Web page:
{
                "name": "[variables('vnetSubnet1Name')]",
                "properties": {
                  "addressPrefix": "[variables('vnetSubnet1Prefix')]",
                  "networkSecurityGroup": { "id": "[variables('NsgID')]" }
                }
              }
            ]
          }
        },
        {
          "name": "[variables('StorageName')]",
          "type": "Microsoft.Storage/storageAccounts",
          "location": "[resourceGroup().location]",
          "apiVersion": "2015-05-01-preview",
          "dependsOn": [ ],
          "tags": {
            "displayName": "Storage Account"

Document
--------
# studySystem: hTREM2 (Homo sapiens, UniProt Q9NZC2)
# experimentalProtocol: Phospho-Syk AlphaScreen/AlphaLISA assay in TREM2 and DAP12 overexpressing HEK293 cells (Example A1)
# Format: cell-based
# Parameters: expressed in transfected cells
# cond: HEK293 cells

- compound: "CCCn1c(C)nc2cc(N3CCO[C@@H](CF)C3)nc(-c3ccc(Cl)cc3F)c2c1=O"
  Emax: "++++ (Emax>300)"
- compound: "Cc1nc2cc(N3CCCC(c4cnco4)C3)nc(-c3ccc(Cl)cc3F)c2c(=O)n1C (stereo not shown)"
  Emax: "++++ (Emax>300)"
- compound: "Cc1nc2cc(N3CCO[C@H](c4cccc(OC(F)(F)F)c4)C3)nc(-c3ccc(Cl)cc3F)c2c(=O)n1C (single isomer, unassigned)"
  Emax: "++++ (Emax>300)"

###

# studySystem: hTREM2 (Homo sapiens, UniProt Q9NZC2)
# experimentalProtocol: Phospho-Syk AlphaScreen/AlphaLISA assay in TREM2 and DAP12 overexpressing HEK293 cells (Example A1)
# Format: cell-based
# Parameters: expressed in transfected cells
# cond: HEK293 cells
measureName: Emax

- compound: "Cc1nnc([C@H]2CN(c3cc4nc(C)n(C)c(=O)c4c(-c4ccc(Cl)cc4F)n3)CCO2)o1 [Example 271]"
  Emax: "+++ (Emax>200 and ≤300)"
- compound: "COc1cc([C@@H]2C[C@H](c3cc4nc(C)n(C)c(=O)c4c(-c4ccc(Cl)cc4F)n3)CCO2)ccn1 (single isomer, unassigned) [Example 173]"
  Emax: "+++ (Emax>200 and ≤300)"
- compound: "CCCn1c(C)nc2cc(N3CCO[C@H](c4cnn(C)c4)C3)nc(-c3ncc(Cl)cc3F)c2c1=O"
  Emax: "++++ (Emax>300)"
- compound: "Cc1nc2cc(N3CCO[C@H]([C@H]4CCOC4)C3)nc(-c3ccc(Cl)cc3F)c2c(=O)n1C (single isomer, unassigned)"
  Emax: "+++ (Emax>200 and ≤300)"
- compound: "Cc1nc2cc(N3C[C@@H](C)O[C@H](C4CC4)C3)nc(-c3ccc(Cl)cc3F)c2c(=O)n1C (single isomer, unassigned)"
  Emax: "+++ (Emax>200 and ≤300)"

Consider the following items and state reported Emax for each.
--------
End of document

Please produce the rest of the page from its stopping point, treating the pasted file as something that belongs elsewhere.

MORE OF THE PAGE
},
          "properties": {
            "accountType": "[parameters('StorageType')]"
          }
        },
        {
          "name": "[variables('NicName')]",
          "type": "Microsoft.Network/networkInterfaces",
          "location": "[resourceGroup().location]",
          "apiVersion": "2015-05-01-preview",
          "dependsOn": [
            "[concat('Microsoft.Network/virtualNetworks/', 'vnet')]",
            "[concat('Microsoft.Network/publicIPAddresses/', variables('PipName'))]"
          ],
          "tags": {
            "displayName": "Nic"
          },
          "properties": {
            "ipConfigurations": [
              {
                "name": "ipconfig1",
                "properties": {
                  "privateIPAllocationMethod": "Dynamic",
                  "subnet": {
                    "id": "[variables('SubnetRef')]"
                  },
                  "publicIPAddress": {